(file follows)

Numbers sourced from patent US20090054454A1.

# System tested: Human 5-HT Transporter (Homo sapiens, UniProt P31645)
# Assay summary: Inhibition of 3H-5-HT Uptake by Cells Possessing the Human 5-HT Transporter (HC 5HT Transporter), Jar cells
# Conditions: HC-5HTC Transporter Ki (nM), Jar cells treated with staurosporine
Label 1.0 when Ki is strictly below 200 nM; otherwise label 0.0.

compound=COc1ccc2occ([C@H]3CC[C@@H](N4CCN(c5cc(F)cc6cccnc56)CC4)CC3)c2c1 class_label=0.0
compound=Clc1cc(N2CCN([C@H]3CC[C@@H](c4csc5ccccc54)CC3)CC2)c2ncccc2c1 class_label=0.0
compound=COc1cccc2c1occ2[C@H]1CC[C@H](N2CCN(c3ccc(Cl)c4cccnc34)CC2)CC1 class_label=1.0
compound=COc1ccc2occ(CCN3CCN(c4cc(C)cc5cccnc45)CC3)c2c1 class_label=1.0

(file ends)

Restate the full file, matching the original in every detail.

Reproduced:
Numbers sourced from patent US20090054454A1.

# System tested: Human 5-HT Transporter (Homo sapiens, UniProt P31645)
# Assay summary: Inhibition of 3H-5-HT Uptake by Cells Possessing the Human 5-HT Transporter (HC 5HT Transporter), Jar cells
# Conditions: HC-5HTC Transporter Ki (nM), Jar cells treated with staurosporine
Label 1.0 when Ki is strictly below 200 nM; otherwise label 0.0.

compound=COc1ccc2occ([C@H]3CC[C@@H](N4CCN(c5cc(F)cc6cccnc56)CC4)CC3)c2c1 class_label=0.0
compound=Clc1cc(N2CCN([C@H]3CC[C@@H](c4csc5ccccc54)CC3)CC2)c2ncccc2c1 class_label=0.0
compound=COc1cccc2c1occ2[C@H]1CC[C@H](N2CCN(c3ccc(Cl)c4cccnc34)CC2)CC1 class_label=1.0
compound=COc1ccc2occ(CCN3CCN(c4cc(C)cc5cccnc45)CC3)c2c1 class_label=1.0